The world lost a shining beacon of talent and inspiration last week when pre-eminent yacht designer Ed Dubois passed away. He was not only hugely talented and passionate when it came to yacht design, but he was a fun-loving, vivacious character with a skill for story-telling, which he always did with an enormous smile stretched across his face and a level of eloquence I so hugely admired.
I had the enormous pleasure of working with Ed on one of his latest projects – a book about his life growing up and the success he experienced in his professional career. Although not as yet published, I wanted to share a small excerpt from the manuscript as a celebratory tribute to Ed, the man, the sailor, the designer, the traveller, the writer.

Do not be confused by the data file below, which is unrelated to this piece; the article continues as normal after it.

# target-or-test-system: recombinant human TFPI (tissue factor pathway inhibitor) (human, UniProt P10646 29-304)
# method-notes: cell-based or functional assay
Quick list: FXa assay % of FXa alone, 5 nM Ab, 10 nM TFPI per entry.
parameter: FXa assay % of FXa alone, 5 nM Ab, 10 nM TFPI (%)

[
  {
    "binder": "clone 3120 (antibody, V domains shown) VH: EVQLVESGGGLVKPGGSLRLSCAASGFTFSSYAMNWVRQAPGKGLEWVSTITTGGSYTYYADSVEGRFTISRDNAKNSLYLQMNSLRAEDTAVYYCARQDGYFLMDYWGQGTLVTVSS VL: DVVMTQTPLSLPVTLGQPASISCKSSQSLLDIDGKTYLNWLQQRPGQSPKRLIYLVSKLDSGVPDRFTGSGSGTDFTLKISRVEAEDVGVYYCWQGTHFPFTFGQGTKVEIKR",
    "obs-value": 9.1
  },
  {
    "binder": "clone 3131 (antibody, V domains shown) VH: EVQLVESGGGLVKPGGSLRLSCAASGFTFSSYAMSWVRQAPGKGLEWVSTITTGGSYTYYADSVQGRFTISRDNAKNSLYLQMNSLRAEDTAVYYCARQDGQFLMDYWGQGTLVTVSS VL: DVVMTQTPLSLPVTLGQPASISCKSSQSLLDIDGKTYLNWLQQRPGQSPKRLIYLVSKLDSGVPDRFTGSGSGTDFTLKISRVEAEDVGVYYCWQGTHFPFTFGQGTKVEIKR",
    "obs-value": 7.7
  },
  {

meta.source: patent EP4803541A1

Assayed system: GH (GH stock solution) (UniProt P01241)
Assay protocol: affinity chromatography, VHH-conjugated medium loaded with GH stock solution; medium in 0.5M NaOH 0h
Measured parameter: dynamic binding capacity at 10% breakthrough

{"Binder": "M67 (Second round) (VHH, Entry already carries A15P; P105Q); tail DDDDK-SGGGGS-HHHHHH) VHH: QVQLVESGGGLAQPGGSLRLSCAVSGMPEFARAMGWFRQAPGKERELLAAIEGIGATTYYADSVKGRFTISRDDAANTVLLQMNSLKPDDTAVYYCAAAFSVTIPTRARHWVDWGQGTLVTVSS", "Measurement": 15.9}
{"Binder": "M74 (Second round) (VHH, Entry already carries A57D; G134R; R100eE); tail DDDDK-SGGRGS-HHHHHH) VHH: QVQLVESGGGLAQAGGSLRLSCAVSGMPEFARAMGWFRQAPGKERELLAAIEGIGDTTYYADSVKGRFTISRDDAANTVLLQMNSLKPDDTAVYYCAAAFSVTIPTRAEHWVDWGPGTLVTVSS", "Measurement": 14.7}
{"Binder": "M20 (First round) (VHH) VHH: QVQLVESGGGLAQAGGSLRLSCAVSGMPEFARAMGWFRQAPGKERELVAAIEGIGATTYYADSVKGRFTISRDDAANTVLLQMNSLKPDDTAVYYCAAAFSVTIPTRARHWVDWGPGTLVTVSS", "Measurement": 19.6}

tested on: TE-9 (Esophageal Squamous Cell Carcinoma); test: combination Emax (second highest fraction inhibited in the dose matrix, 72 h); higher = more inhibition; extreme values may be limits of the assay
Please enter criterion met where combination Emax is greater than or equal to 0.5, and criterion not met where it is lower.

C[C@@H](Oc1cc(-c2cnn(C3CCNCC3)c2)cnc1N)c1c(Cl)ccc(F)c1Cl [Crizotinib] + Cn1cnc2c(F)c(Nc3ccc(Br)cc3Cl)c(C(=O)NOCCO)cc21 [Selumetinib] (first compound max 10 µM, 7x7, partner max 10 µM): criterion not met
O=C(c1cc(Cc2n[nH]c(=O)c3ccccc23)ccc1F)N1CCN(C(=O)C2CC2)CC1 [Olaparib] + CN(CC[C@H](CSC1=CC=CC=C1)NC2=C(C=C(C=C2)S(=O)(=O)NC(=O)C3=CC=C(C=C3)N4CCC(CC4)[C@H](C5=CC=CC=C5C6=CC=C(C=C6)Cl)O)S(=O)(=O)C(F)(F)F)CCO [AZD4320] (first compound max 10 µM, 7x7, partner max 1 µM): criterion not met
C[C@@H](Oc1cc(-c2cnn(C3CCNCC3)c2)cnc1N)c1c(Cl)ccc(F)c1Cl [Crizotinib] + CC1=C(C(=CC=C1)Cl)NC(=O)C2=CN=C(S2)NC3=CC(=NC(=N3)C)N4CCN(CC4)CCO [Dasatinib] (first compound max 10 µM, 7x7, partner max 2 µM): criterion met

For Ed – you will be missed.
“My first experience on a full-sized yacht was when I was ten, when there were still four single-sailed eleven foot boats for hire on The Regent’s Park Lake in London. On pleasant summer days these boats were kept moored up against a pontoon, their sails set and ready for hire.
On a summer trip with just my mother we came across these boats and I asked if it was possible to have a go. The next thing I knew I was being propelled by wind on a sail for the first time in my life across a limited (but to me utterly unlimited) expanse of that lake. It is no exaggeration to say that I felt the sensation to be heavenly.
We went again and again and finally my ‘instructor’ said I would be allowed to take the boat on my own. I proudly took my mother, and told her about tacking and jibing.
And then, some three years later, came the gateway to my career; my mother’s discovery of a boys’ sailing camp in Milford Haven, Wales.”